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Laguna Museum Collects $971,000 at Photo Auction

Art: Proceeds from 29 works by Paul Outerbridge Jr. will fund acquisition of 20th-century California paintings.


NEW YORK — Twenty-nine photographs owned by the Laguna Art Museum were sold at a controversial auction Tuesday at Christie's for more than $971,000.

"The sale exceeded our expectations and we hope to do something truly wonderful for everyone in Orange County with the collection fund that will result from this sale," said Naomi Vine, the Laguna Art Museum's director.

The proceeds from the auction of works by Paul Outerbridge Jr. will be used to purchase 20th-century California art, said Bolton Colburn, the museum's chief curator. Vine has said the photographs went on the block because they "do not fit the [museum's] mission statement," which states that the institution has a "special focus on the art of California."

Before the auction, critics contended that the sale of the Outerbridge collection was ill-advised because it not only denied the role of Laguna Beach in the history of photography but violated the role of a cultural institution as a trustee of significant works of art donated to it.

Opponents of the sale said the auction breaks up one of the finest holdings of Modernist photographic work in the nation and relegates many of the images to the obscurity of private collections, thus making eventual reassembly all but impossible.

Even as the sale was taking place, it was being condemned as far away as Australia where Outerbridge expert Graham Howe noted that the photos had been placed in Laguna's care "to serve the public good in perpetuity. . . . I feel [the museum officials] have been insensitive to the public outcry concerning the Outerbridge work, and have thereby abused their public trust in a most egregious way."

The highest price Tuesday--$180,000--was paid for Outerbridge's quintessentially Cubist study of a cracker tin. The picture titled "Saltine Box" has been praised by photography historian John Szarkowski as a three-dimensional form resting in a plane or space that cannot be rationalized and which challenges the senses.

"The Ide Collar," a picture of a shirt collar that was Outerbridge's first commercial advertising assignment, sold for $170,000 to the same buyer, who phoned in the bids to the auction house's headquarters on Park Avenue in Manhattan.

The auction house declined to identify the successful bidder.

Before the sale, Christie's experts estimated the platinum print of the box could bring as much as $80,000 and the shirt collar $90,000.

Bidders also were enthusiastic about "Images de Deauville," a carefully positioned, circa 1936, color print featuring one of a pair of dice, a seashell, a boat and a dominant yellow pyramid carefully arranged to complement each other. It brought $85,000--$45,000 above its estimated top price.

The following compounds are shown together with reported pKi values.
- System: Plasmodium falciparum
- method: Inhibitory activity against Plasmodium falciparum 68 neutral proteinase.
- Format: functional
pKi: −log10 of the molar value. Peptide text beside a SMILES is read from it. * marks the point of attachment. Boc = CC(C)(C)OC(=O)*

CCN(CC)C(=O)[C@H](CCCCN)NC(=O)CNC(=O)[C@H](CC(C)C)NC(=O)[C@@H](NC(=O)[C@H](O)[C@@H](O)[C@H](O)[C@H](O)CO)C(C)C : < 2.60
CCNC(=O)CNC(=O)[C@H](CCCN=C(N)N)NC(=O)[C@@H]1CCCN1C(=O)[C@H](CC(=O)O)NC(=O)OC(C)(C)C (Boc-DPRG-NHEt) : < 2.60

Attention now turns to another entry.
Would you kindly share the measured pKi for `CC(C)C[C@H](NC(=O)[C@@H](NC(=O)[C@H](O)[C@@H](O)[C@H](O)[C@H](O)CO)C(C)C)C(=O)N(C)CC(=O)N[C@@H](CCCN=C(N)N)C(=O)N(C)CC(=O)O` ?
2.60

The one photograph in the collection that Outerbridge made after moving to Laguna in the 1940s--a picture of a man and a woman, naked and on stage at the Pageant of the Masters in 1950--sold for its high estimate of $6,000 to a West Coast private collector who Christie's also declined to name.

In all, 17 of the pictures exceeded Christie's estimates. But there also were a number of disappointments as nine were sold below their estimates and seven were not sold.

Critics of the sale said that insufficient approaches were made to other museums to acquire Outerbridge's photographs as a complete group, and that the Laguna museum's action could have a chilling effect on potential donors contemplating giving material.

"The sale promises to disfigure the artistic face of the museum," charged Elaine Dines Cox, who assembled a comprehensive traveling exhibition of the photographer's work for the Laguna museum in 1981. "One must call into question the credibility of the present-day decision makers at this institution," Cox added.

G. Ray Hawkins, a photography dealer in Santa Monica who long has been a supporter of Outerbridge's work and who represents his estate, called the Laguna collection "absolutely unique and pivotal pieces of 20th-century art."

Hawkins--who said late Tuesday that he had purchased nine of the photographs at the auction--previously had labeled the decision to sell as "foolish" on the museum's part. (Hawkins would not reveal which photographs he acquired Tuesday but did say his bid on "The Ide Collar" was unsuccessful.)

"It's a terrible move to make, regardless of what they intended to do with the funds," added Arthur Ollman, director of the Museum of Photographic Arts in San Diego. "They were sitting on an extremely important grouping of one of Southern California's most important artists."

Though steps to rid the museum of the works began in October 1993, the actual decision to auction the photographs and risk breaking them up as a group wasn't made until last summer.

Museum officials said that no other museum had agreed to buy parts of the collection or the entire group and so selling it at Christie's was the most ethical thing to do.

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